A blog experiment by Brad Mills.


Twenty-ten or two thousand ten?

I heard a piece about how to pronounce 2010 on NPR yesterday, and there's been a poll about the same topic which concluded today. Overwhelmingly, the response has been in favor of twenty-ten.

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The year 1971 (a fine year, by the way) was called "nineteen seventy-one," and for that matter, 1909 was called "nineteen oh nine" or sometimes "nineteen and nine." Such has been the pattern for literally hundreds of years, all the way back to at least the 1100s. (And admit it, when you read that out loud in your head, you said "the eleven hundreds," didn't you?)

So for the last decade, we broke from tradition, and a long-term tradition at that. Well, I say enough of this nonsense. Let's save a syllable and a breath. The only year which should have had the phrase "two thousand" anywhere in it was the year 2000. The year after that, 2001, should have been "twenty oh one," or if you feel particularly steampunk, maybe "twenty aught one." I know that's not how it turned out, but there's nothing that says we can't take steps to correct the situation. 2010 — and yes, folks, that's twenty-ten — seems like a reasonable time to start.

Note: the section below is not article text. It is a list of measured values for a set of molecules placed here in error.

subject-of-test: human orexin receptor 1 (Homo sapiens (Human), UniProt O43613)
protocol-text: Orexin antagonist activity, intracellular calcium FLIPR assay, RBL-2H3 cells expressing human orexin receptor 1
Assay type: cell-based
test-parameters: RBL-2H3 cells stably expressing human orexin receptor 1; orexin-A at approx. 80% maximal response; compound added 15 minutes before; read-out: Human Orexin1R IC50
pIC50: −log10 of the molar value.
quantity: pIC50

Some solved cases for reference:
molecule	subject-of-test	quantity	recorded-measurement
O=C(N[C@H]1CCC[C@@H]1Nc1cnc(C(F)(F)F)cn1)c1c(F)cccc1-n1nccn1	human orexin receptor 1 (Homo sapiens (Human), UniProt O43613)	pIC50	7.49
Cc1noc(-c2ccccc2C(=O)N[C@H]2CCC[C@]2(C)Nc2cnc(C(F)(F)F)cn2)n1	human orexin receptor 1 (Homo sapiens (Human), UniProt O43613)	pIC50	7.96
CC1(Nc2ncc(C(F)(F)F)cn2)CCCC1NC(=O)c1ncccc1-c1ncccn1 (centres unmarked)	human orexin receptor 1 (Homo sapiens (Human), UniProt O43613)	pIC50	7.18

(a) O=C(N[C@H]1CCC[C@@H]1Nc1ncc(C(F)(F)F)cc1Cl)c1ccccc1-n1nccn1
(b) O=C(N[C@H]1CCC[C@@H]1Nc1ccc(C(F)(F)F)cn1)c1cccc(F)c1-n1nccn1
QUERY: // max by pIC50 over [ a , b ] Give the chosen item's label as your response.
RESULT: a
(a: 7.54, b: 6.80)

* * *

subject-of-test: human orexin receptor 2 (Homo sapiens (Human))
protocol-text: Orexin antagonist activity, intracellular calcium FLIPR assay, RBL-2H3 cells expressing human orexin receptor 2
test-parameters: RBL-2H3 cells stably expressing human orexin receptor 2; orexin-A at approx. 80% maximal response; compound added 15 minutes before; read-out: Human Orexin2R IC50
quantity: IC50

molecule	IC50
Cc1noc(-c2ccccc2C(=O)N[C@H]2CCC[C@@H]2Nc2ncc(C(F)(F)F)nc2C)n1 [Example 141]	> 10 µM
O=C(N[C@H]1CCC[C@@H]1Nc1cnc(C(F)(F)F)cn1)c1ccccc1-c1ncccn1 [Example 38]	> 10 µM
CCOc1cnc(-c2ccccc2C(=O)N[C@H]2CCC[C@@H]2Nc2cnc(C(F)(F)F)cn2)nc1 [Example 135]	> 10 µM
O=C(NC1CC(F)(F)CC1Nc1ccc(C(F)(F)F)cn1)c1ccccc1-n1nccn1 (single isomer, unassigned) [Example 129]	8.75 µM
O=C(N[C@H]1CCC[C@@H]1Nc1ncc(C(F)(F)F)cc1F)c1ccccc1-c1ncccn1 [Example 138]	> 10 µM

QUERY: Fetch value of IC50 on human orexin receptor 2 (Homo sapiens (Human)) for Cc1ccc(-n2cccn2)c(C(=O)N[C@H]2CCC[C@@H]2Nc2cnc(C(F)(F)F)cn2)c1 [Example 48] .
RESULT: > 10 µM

While I'm at it... there's no convenient way to refer to the entire decade of years from 2000 to 2009. It's nearly over, and we don't have a name for it. So after midnight on January 1, 2010, what will we call the previous ten years? "Turn of the century" usually refers to the transition from the 1800s to the 1900s, so that's probably not going to work. I've heard "the aughts" here and there, and that's the leader in the NPR poll, but I don't think that will catch on. I can't offer a decent alternative, and nothing I've heard really sounds right at all. A Chicago Tribune article aptly summarizes it as The Radio Station Problem: On the radio in about six years, a DJ will have to play music from the nineties, (something), and today. What will that (something) be?

Each year, shortly after Christmas, a slew of "best of" lists come out summarizing the year's music, movies, TV shows, and everything else you can think of. This year, there will certainly be similar lists for the nameless decade. I'm hoping the decade question gets answered by default of the majority when those lists come out, but something tells me a lot of them will simply be called "best of the decade" lists. Maybe we should just call it "the nameless decade." That doesn't exactly roll off the tongue, nor does it make for good radio sound bites, but it is a rather tidy and self-contained truism. And if it catches on... hey, you read it here first!

Back to the year designation debate... at some point, the "two thousand" is going to drop of its own accord. I seriously doubt people are going to refer to 2077 as "two thousand seventy-seven," and by 2100, I'm sure everyone will be saying "twenty-one hundred." Since it's already inevitable, I say the sooner we get to it, the better.

So just say it. Twenty-ten. See? Doesn't it feel comfy?

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